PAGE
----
Training builds individual confidence and competence while providing individuals with essential skills and knowledge. Individuals and organizations need skills and knowledge to operate as part of expeditionary Army forces conducting full spectrum operations in any operational environment. The principles of training apply to all Army training, regardless of topic, component, location, or duration. The Army applies these principles to planning, preparing, executing, and assessing individual and organizational training in three distinct but linked training domains: institutional, operational, and self-development.
IDGA: What are the current trends in training, and how are they a departure or extension from past training efforts?
TD: The one training enabler we have not talked about is the use of Training Aids, Devices, Simulators, and Simulations (TADSS). TADSS enhance the training of soldier, leader, crew, and collective tasks. When field maneuver areas and or ammunition are not available for training, TADSS are generally used to accomplish the training. Some training depends solely on the availability of TADSS. As new systems are fielded, higher costs for ammunition and increased maximum ranges for weapons will make many existing ranges and maneuver areas obsolete, thus forcing greater use of TADDS to train soldiers and units. Training aids and devices are generally simple devices that merely augment training and normally used with minimal guidance. Simulators and simulations, however, may make up a larger part of the total training and require extensive training support. The emphasis on the combined arms training highlights additional TADSS advantages. Commanders cannot train all the members of the combined arms team together all the time. When elements of the combined arms team are not available, TADSS can simulate those elements. However, training aids must add realism to the combined arms training desired effect. Training aids and devices require updating with the latest devices seen either at home, or on deployed operations in conflict zones such as Iraq and Afghanistan.
IDGA: What are some of the benefits of simulations?
TD: Simulations reduce the time it takes in creating a shared understanding by creating a training environment that includes live, virtual, and constructive simulations that allow soldiers, leaders, and units to train individually or collectively at all levels of war. This combination of live, virtual, and constructive environments provides on-demand, realistic training opportunities for war fighters by overcoming many current constraints that limit training effectiveness. In the past, warfighter training depended heavily on the weapon and operational systems as the only realistic media for providing mission training. The result is a successful collaboration in the creation and management of shared space, and the formation of interactions between people: soldiers, leaders, and their organizations. The essence of simulations and modeling is the challenge of confronting uncertainties and converting uncertainty into manageable risks or opportunities.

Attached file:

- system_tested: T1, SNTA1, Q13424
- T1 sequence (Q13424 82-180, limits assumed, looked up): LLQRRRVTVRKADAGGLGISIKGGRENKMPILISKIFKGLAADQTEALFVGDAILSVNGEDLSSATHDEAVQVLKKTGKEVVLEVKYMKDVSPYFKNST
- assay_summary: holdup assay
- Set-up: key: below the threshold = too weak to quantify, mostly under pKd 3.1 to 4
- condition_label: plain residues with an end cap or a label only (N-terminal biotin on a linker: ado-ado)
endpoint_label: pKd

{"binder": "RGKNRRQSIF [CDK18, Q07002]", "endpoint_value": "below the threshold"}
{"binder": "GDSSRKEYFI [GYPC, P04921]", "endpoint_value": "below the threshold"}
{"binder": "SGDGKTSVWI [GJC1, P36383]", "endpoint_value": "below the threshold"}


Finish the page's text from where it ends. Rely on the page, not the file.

Counter IED training is much more than just rote-memory tasks. Today’s operational environment requires leaders who can think independently and act decisively, morally, and ethically; soldiers who understand the context of the problem to include surrounding cultural environment; and training that capitalizes on experience and the body of knowledge and recent combat veterans as learning facilitators. Training must account for rapidly adapting and emerging learning technologies that when coupled with modern instructional design strategies will greatly improve the overall effectiveness of the learning environment. Finally, our learning environment must account for the use of gaming technology to rapidly replicate operational events in order to bring realism and relevance to training.
Thomas L. Dale, Team Lead, CIED, for the Maneuver Center of Excellence (MCoE), will be speaking at IDGA’s 6thAnnual Counter IED Summit, to be held from Jan. 23-25 in Alexandria, Vir. For more information on the event, visit www.counteriedsummit.com, or call 1-800-882-8684.